During oral argument, Plaintiff conceded that she is not pursuing claims against Atlantic City on a theory of failure to train. The thrust of Plaintiff's case against Atlantic City rests on a failure to timely render medical assistance. The Court will address the claims against each defendant.

         II. Summary Judgment Standard

         A court will grant a motion for summary judgment if there is no genuine issue of material fact and if, viewing the facts in the light most favorable to the non-moving party, the moving party is entitled to judgment as a matter of law. Pearson v. Component Tech. Corp., 247 F.3d 471, 482 n.1 (3d Cir. 2001) (citing Celotex Corp. v. Catrett, 477 U.S. 317, 322, 106 S.Ct. 2548, 91 L.Ed.2d 265 (1986)); accord Fed.R.Civ.P. 56 (c). Thus, this Court will enter summary judgment only when “the pleadings, depositions, answers to interrogatories, and admissions on file, together with the affidavits, if any, show that there is no genuine issue as to any material fact and that the moving party is entitled to judgment as a matter of law.” Fed.R.Civ.P. 56 (c).

         An issue is “genuine” if supported by evidence such that a reasonable jury could return a verdict in the nonmoving party's favor. Anderson v. Liberty Lobby, Inc., 477 U.S. 242, 248, 106 S.Ct. 2505, 91 L.Ed.2d 202 (1986). A fact is “material” if, under the governing substantive law, a dispute about the fact might affect the outcome of the suit. Id. In determining whether a genuine issue of material fact exists, the court must view the facts and all reasonable inferences drawn from those facts in the light most favorable to the nonmoving party. Matsushita Elec. Indus. Co. v. Zenith Radio Corp., 475 U.S. 574, 587, 106 S.Ct. 1348, 89 L.Ed.2d 538 (1986).

         Initially, the moving party has the burden of demonstrating the absence of a genuine issue of material fact. Celotex Corp. v. Catrett, 477 U.S. 317, 323, 106 S.Ct. 2548, 91 L.Ed.2d 265 (1986). Once the moving party has met this burden, the nonmoving party must identify, by affidavits or otherwise, specific facts showing that there is a genuine issue for trial. Id.; Maidenbaum v. Bally's Park Place, Inc., 870 F.Supp. 1254, 1258 (D.N.J. 1994). Thus, to withstand a properly supported motion for summary judgment, the nonmoving party must identify specific facts and affirmative evidence that contradict those offered by the moving party. Andersen, 477 U.S. at 256-57. Indeed, the plain language of Rule 56(c) mandates the entry of summary judgment, after adequate time for discovery and upon motion, against a party who fails to make a showing sufficient to establish the existence of an element essential to that party's case, and on which that party will bear the burden of proof at trial. Celotex, 477 U.S. at 322.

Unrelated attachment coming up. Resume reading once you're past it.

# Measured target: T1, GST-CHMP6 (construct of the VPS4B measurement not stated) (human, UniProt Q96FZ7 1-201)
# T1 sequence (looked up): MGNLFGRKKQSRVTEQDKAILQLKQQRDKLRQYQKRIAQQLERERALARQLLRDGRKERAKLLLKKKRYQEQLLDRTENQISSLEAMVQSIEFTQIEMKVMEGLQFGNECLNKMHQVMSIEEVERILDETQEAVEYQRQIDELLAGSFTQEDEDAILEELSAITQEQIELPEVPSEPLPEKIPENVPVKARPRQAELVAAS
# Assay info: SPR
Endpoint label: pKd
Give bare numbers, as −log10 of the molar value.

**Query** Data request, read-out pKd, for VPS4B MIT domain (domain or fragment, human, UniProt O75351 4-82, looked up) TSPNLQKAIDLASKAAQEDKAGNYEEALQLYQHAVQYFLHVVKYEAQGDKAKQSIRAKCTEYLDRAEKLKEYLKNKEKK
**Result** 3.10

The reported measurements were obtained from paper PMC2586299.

In deciding the merits of a party's motion for summary judgment, the court's role is not to evaluate the evidence and decide the truth of the matter, but to determine whether there is a genuine issue for trial. Anderson, 477 U.S. at 249. Credibility determinations are the province of the finder of fact. Big Apple BMW, Inc. v. BMW of N. Am., Inc., 974 F.2d 1358, 1363 (3d Cir. 1992).

         A. Plaintiff's Constitutional Claims Against the City of Atlantic City

         Counts II and IV allege a violations of Mack's constitutional rights against the City of Atlantic City pursuant to section 1983. Section 1983 does not provide any substantive rights, but is instead a vehicle for the enforcement of rights. In Monell, 436 U.S. at 691-94, the Supreme Court stated that a municipality could not be held liable under Section 1983 pursuant to a theory of respondeat superior. Municipalities are only held responsible “for their own illegal acts.” Connick v. Thompson, 131 S.Ct. 1350, 1359 (2011) (quoting Pembaur v. City of Cincinnati, 475 U.S. 469, 479 (1986)). As a result, Plaintiff's Claims in Counts II and IV as against Atlantic City, require a showing of liability against the other two named individual defendant police officers, Ruzzo and Smith.

         B. Claims Under 42 U.S.C. § 1983 and Qualified Immunity

         Plaintiff's constitutional claims are governed by Title 42 U.S.C. § 1983, which provides a civil remedy against any person who, under color of state law, deprives another of rights protected by the United States Constitution. See Collins v. City of Harker Heights, 503 U.S. 115, 120 (1992). Any analysis of 42 U.S.C. § 1983 should begin with the language of the statute: